Monday, January 22, 2018

Happy 10th Birthday to Drive-By Truckers, Brighter Than Creation's Dark

Earlier today we wished Dr. John and Gris-Gris a Happy 50th and now we stay in the south and wish the Drive-By Truckers a Happy 10th on their acclaimed release, Brighter Than Creation's Dark.
The album was the first for DBT without Jason Isbell since their breakthrough Southern Rock Opera. It is a huge record that benefited from the band playing some acoustic based shows on the Dirt Underneath Tour which found the players augmented by Spooner Oldham on keys. The legendary Spooner stuck around for this recording and the whole record is a musical tour-de-force. 

It is a loooooong disk, nineteen tracks and all of them have a lot to say either lyrically or musically. Banjo, acoustic guitars, harmonicas and pedal steels gets more love and the tone overall is softer than the majority of their releases putting a focus on the strength of the lyrics.

Patterson Hood pens nine of them and opens with the heartbreaking story song of "Two Daughters and a Beautiful Wife" about Bryan Harvey and his families senseless murders and closes things with the the cinematic John Neff pedal steel laced "Monument Valley".

Like all of the Truckers efforts (at least to these ears) Mike Cooley pulls the best lines, while Shonna Tucker holds her own with three tracks. Cooley's "A Ghost to Most" is his visceral reaction to the lack of relief efforts after Hurricane Katrina and he also supplied the gorgeous title as it is a line in "Checkout Time in Vegas".

From the fuzz guitars on "3 Dimes Down" to the solemn drums on "The Home Front" to the swirling psychedelia of "That Man I Shot" to the defiant balls rock of "The Righteous Path" the group sound so locked in and confident; it is grand.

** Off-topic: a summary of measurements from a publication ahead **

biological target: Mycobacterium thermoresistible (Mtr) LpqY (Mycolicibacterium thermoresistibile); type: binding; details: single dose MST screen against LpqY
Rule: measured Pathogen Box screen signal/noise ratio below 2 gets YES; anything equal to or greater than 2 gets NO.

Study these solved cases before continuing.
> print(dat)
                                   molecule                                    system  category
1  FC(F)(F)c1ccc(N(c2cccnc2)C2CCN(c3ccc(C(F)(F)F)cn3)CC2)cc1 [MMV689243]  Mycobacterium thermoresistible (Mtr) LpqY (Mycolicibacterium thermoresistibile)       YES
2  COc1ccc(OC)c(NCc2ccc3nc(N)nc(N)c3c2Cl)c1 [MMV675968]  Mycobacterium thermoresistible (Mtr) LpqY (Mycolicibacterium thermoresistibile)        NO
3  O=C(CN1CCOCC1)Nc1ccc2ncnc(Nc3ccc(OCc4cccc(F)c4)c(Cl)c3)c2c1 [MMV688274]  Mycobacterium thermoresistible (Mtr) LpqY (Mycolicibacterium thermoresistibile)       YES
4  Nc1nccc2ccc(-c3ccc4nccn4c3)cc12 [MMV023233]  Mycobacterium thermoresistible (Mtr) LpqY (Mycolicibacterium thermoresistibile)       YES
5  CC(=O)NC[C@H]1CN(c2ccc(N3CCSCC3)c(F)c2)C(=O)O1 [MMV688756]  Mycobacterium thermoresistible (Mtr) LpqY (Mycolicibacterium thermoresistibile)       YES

While personal tastes finds RtBE gravitating more towards It's Great To Be Alive and for studio work Decoration Day, there is no denying what an artistic achievement Brighter Than Creation's Dark is. In fact one of our favorite writers on music Robert Christgau pegs it as the bands high-point. Check out his full review:
OK, 19 songs, gotta be filler here somewhere, and there is, only it isn't melodic--with all music credited to the band, Shonna Tucker's muzzier lyrics and Mike Cooley's more elusive ones sound as well-turned as those of Patterson Hood, who's never written better. In Hood's songs, an opening act, an alcoholic, a crankhead, a heroic suicide, a heroic survivor and two different soldiers in Iraq fall between an opener where heaven is Saturday morning with your wife and kids and a closer that contemplates "the ironic nature of history." Cooley remains the lowlife specialist, most warmly with lost party girl Lisa and hometown gay guy Bob. Some complain "Bob" is the corniest country song they ever wrote. That's the point--one of several. A
Pretty spot on and elusive...just like this fantastic release from the Truckers. Enjoy a few tracks from it below, buy the record and most importantly catch them live ASAP

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